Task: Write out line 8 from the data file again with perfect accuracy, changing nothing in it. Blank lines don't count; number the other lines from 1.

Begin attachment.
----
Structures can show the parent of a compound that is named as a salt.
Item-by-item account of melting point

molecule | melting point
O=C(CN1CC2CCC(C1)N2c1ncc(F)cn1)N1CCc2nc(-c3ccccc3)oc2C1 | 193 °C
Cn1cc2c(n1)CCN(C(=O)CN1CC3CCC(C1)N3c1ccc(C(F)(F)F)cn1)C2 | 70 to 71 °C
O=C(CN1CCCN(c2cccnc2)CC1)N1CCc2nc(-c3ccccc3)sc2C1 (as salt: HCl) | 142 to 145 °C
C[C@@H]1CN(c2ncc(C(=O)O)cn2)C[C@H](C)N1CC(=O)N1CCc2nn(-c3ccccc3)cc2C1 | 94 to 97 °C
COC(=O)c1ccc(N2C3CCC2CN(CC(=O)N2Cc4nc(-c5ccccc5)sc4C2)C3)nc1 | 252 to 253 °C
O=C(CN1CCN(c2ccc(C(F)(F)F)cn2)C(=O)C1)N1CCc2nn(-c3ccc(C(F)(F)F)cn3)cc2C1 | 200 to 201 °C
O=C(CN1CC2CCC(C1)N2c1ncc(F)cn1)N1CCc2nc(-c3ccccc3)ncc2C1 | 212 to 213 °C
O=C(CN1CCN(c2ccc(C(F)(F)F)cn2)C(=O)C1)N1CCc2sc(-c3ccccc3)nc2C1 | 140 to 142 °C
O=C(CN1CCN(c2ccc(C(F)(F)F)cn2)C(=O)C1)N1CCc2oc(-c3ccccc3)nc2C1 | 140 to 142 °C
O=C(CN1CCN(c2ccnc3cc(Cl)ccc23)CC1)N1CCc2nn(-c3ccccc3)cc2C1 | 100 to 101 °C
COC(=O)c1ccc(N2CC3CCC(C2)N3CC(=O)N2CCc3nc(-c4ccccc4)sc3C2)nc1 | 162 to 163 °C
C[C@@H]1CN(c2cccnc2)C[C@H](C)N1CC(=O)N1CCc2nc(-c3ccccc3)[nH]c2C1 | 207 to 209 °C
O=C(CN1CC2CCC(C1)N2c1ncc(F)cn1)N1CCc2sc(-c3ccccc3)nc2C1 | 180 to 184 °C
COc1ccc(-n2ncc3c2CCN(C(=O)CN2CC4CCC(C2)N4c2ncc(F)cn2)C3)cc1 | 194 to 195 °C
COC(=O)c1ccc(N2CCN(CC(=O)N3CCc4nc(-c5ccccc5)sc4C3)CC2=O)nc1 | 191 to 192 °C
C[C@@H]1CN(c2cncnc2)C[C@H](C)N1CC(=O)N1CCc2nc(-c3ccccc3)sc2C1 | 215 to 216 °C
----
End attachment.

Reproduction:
COC(=O)c1ccc(N2C3CCC2CN(CC(=O)N2Cc4nc(-c5ccccc5)sc4C2)C3)nc1 | 252 to 253 °C